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Churches Social Media Toolkit

Created by Rev. Caleb J. Lines

 
It is extremely unfortunate that the coronavirus is negatively impacting so many (especially those who are elderly or living in poverty) and disrupting our day-to-day lives, however, one valuable insight that may result from this disastrous virus is congregational awareness about the necessity of technology. While many congregations are canceling in-person worship services for the next few weeks, it is still very wise for churches to encourage people to participate in the service digitally. By clicking on the links below, church leaders will find resources to utilize social media as a tool during this time when it is difficult to meet in-person.

For congregations that have never Live Streamed
1. Congregations should set up a Livestream. While there are multiple platforms which can be utilized, Facebook makes the most sense. Public Facebook Pages can be viewed without a Facebook account, can be easily integrated into many church websites, and can be shared by viewers who have Facebook accounts.

2. If your congregation does not have cameras or a Livestream system, simply set up a smartphone or tablet on a tripod (tripods are important for stability and a professional presentation). Be sure to set the smartphone or tablet near the front (perhaps in the first pew) where everyone leading worship is visible. Have a volunteer monitor the camera and focus it on the person speaking. If it is possible to connect the soundboard to the Live Streaming device, viewers at home will likely get much better sound.

3. Once the smartphone or tablet is set up, press the “Go Live” button a few minutes before the beginning of the service.

For congregations that have Live Streamed and want to step up their game:
1. Over the next few weeks, consider investing in a multi-camera system. This will allow your viewers to have a more pleasant and worshipful experience. Our congregation uses Sling Studio with 2-3 cameras and has had a very positive experience.

2. Have someone curate the feed. Interact with viewers in the same way that you would with parishioners who are in a physical church building. Ask who’s watching and welcome them at the beginning of the service (acknowledge them both in the feed and orally in the service). Ask for prayer concerns and relay them to the pastor so that they can be lifted up during the prayers, if that is a part of your tradition. Ask engaging questions on the feed during the sermon and respond to any comments.

3. Consider investing in technology that allows for banners across the bottom of the video or that can display any slides on the Livestream that are shown during the service.

Engage people during the week:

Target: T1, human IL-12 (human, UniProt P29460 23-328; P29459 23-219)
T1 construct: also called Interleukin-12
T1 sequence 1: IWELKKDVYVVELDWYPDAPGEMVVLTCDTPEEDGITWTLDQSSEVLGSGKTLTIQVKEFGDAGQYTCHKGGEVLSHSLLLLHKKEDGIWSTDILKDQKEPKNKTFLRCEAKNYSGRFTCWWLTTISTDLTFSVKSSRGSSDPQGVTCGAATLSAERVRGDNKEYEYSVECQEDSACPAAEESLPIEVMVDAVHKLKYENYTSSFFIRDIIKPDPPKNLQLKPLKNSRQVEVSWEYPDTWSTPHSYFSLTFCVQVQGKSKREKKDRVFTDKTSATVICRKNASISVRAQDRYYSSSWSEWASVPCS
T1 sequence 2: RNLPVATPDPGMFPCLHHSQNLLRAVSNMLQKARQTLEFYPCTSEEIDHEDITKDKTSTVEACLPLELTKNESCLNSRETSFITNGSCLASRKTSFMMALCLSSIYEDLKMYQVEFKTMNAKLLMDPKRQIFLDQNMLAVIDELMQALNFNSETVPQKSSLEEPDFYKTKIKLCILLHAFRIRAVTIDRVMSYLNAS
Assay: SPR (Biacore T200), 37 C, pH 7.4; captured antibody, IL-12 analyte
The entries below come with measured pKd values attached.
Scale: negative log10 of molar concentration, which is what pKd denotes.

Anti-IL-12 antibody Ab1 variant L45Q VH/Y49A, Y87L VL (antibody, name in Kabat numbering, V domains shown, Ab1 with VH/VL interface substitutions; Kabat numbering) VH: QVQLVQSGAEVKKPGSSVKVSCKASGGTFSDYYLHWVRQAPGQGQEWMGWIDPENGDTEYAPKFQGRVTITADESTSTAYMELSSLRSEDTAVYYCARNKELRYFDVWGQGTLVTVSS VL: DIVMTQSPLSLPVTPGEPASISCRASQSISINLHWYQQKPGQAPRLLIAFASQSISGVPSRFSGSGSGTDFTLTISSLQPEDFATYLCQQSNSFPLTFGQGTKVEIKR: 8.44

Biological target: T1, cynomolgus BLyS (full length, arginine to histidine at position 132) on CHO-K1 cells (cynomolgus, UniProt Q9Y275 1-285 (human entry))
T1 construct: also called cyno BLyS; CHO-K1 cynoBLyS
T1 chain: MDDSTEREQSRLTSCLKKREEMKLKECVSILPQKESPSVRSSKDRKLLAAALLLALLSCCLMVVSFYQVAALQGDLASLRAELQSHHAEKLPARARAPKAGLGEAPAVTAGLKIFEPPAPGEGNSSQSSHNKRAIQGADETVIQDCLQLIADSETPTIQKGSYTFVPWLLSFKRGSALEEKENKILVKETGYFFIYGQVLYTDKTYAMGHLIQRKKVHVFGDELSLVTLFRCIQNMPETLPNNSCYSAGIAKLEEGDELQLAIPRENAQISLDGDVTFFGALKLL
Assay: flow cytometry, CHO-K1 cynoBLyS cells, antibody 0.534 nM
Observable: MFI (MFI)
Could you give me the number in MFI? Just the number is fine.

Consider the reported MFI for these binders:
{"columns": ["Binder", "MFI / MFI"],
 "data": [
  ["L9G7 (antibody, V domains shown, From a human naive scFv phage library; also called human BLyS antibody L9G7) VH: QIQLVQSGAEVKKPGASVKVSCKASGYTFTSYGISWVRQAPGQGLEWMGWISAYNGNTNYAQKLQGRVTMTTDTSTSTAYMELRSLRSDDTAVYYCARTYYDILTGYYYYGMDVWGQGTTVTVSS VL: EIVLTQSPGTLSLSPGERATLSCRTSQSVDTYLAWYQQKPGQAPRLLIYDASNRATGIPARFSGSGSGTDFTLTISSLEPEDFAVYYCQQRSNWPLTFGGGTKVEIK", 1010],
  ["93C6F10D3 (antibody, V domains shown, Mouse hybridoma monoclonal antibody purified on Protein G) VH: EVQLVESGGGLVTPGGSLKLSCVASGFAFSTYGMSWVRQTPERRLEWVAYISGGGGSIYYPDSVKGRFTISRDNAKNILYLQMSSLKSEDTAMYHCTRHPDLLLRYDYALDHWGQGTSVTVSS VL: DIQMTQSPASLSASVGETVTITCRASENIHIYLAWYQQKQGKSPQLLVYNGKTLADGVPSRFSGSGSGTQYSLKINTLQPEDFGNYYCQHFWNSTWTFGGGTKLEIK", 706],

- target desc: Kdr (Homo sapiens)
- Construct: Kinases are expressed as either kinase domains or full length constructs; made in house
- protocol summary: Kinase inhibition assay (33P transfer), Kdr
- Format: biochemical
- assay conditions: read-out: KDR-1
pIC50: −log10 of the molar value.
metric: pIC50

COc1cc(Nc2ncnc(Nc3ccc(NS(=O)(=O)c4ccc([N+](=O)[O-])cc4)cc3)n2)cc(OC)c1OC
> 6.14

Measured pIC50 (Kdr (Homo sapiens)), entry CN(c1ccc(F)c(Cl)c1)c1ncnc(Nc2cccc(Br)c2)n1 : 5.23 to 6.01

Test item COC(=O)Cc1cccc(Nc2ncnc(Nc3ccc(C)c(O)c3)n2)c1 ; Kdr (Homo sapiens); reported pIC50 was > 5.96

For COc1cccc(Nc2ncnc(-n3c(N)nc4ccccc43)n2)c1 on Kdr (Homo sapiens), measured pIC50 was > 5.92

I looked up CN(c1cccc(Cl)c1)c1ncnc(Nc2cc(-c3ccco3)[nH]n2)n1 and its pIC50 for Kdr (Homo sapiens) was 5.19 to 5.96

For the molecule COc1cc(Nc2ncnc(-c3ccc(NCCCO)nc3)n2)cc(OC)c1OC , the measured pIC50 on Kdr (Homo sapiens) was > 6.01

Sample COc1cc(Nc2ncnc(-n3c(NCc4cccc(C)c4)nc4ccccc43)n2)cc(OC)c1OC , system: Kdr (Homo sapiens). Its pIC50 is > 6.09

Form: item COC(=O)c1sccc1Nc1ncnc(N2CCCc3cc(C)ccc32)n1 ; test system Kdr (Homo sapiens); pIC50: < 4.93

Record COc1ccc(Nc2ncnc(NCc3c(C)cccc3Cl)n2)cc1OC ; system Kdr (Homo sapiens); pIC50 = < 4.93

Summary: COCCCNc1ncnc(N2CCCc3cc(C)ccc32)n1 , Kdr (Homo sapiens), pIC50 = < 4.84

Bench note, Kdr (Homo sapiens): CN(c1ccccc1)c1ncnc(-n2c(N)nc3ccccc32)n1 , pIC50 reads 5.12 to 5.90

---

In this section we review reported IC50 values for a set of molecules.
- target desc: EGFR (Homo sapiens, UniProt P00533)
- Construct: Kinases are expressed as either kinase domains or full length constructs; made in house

1. Pastors should consider going live or recording a video to tell their congregations what church leadership is doing to protect people in the congregation and to inform them of what community gatherings will look like over the next several weeks.

2. During the worship hour, there should be some sort of worship presence on social media. If a congregation has already invested in livestreaming equipment, then congregants should be reminded how to access it and how to participate. If a congregation has never tried Live Streaming, this is the time to give it a try! A pastor could go live or upload a video and set it to start at the normal worship hour, so that people can stay in their regular Sunday morning routine. Pastors could just offer a sermon or lead an entire liturgy (like the one below that engages participants). Whatever individual churches decide to do, leaders should inform the congregation of what will be happening, so that they’ll be prepared to participate.

3. Congregations should be prepared to continue regular activities over the next several weeks without people actually coming onto the church’s physical campus. Congregations ought to go ahead and have church meetings, bible studies, etc., but should ask people to join a video conference if they have access. There are multiple options such as Zoom, Go to Meeting, and Google Hangouts. Google Hangouts is free, automatically integrates with Google Calendar and people can call in by voice if they don’t have access to a computer, tablet, or smartphone. More than anything, keeping meetings on the calendar ensures that people remain engaged in the life of the church.
 
Click here for Live Streaming Tips
 
Click here for 10 Social Media Commandments
 
Click here for Sample Social Media Policy
 
Click here for Digital Liturgy
 
Click here for Minor Photo/Video Release Form
 
Permission granted for re-use/re-print by:
Rev. Caleb J. Lines
University Christian Church (Disciples of Christ) UCC San Diego

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